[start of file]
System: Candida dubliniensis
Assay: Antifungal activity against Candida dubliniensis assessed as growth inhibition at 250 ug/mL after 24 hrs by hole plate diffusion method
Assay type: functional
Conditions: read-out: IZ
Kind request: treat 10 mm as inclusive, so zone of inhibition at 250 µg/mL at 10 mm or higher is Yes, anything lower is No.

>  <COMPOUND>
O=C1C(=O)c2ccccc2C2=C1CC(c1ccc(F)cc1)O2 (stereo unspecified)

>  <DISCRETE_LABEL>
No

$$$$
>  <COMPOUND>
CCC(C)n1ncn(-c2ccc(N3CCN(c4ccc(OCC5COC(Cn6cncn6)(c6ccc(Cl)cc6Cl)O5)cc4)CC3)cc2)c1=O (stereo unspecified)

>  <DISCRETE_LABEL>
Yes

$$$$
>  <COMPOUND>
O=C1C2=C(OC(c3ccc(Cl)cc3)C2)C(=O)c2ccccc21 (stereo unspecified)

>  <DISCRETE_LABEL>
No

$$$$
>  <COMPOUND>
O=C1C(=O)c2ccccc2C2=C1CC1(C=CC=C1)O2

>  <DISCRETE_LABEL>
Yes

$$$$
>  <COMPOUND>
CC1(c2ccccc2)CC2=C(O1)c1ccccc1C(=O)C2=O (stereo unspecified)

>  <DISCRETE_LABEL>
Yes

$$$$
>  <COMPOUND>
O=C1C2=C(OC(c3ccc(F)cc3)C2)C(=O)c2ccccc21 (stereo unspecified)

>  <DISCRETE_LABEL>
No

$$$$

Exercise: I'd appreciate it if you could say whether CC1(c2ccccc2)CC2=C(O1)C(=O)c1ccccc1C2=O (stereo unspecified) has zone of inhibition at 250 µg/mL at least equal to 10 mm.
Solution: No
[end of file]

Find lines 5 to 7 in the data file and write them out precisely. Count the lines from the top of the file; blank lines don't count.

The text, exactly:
Kind request: treat 10 mm as inclusive, so zone of inhibition at 250 µg/mL at 10 mm or higher is Yes, anything lower is No.

>  <COMPOUND>
O=C1C(=O)c2ccccc2C2=C1CC(c1ccc(F)cc1)O2 (stereo unspecified)